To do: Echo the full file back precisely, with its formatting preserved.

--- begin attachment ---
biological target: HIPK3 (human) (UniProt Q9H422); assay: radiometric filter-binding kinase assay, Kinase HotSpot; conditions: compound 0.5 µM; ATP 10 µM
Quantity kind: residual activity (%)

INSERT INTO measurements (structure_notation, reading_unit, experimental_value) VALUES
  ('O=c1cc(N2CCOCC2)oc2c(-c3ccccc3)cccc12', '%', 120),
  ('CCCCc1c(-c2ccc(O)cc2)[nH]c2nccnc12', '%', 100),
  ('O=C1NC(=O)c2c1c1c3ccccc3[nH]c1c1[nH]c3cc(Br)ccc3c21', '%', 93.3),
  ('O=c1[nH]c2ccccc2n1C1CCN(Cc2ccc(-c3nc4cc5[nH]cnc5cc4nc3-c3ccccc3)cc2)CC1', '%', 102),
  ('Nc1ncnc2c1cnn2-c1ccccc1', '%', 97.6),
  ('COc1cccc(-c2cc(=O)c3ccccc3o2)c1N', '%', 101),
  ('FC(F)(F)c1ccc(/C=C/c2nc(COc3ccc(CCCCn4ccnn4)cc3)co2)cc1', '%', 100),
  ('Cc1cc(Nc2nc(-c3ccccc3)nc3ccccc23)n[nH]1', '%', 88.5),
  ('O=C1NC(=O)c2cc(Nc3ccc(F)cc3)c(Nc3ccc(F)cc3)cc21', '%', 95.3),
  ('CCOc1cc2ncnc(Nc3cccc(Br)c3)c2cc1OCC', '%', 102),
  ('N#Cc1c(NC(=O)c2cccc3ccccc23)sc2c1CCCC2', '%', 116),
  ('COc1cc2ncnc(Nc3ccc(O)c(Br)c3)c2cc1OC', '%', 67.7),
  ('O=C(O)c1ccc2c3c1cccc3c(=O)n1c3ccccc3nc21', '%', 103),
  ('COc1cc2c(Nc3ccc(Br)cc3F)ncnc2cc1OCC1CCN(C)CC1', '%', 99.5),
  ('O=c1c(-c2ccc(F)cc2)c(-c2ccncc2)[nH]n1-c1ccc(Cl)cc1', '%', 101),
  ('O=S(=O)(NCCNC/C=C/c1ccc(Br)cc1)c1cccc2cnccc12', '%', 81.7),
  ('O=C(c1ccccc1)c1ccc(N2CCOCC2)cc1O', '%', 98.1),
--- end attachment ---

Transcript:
biological target: HIPK3 (human) (UniProt Q9H422); assay: radiometric filter-binding kinase assay, Kinase HotSpot; conditions: compound 0.5 µM; ATP 10 µM
Quantity kind: residual activity (%)

INSERT INTO measurements (structure_notation, reading_unit, experimental_value) VALUES
  ('O=c1cc(N2CCOCC2)oc2c(-c3ccccc3)cccc12', '%', 120),
  ('CCCCc1c(-c2ccc(O)cc2)[nH]c2nccnc12', '%', 100),
  ('O=C1NC(=O)c2c1c1c3ccccc3[nH]c1c1[nH]c3cc(Br)ccc3c21', '%', 93.3),
  ('O=c1[nH]c2ccccc2n1C1CCN(Cc2ccc(-c3nc4cc5[nH]cnc5cc4nc3-c3ccccc3)cc2)CC1', '%', 102),
  ('Nc1ncnc2c1cnn2-c1ccccc1', '%', 97.6),
  ('COc1cccc(-c2cc(=O)c3ccccc3o2)c1N', '%', 101),
  ('FC(F)(F)c1ccc(/C=C/c2nc(COc3ccc(CCCCn4ccnn4)cc3)co2)cc1', '%', 100),
  ('Cc1cc(Nc2nc(-c3ccccc3)nc3ccccc23)n[nH]1', '%', 88.5),
  ('O=C1NC(=O)c2cc(Nc3ccc(F)cc3)c(Nc3ccc(F)cc3)cc21', '%', 95.3),
  ('CCOc1cc2ncnc(Nc3cccc(Br)c3)c2cc1OCC', '%', 102),
  ('N#Cc1c(NC(=O)c2cccc3ccccc23)sc2c1CCCC2', '%', 116),
  ('COc1cc2ncnc(Nc3ccc(O)c(Br)c3)c2cc1OC', '%', 67.7),
  ('O=C(O)c1ccc2c3c1cccc3c(=O)n1c3ccccc3nc21', '%', 103),
  ('COc1cc2c(Nc3ccc(Br)cc3F)ncnc2cc1OCC1CCN(C)CC1', '%', 99.5),
  ('O=c1c(-c2ccc(F)cc2)c(-c2ccncc2)[nH]n1-c1ccc(Cl)cc1', '%', 101),
  ('O=S(=O)(NCCNC/C=C/c1ccc(Br)cc1)c1cccc2cnccc12', '%', 81.7),
  ('O=C(c1ccccc1)c1ccc(N2CCOCC2)cc1O', '%', 98.1),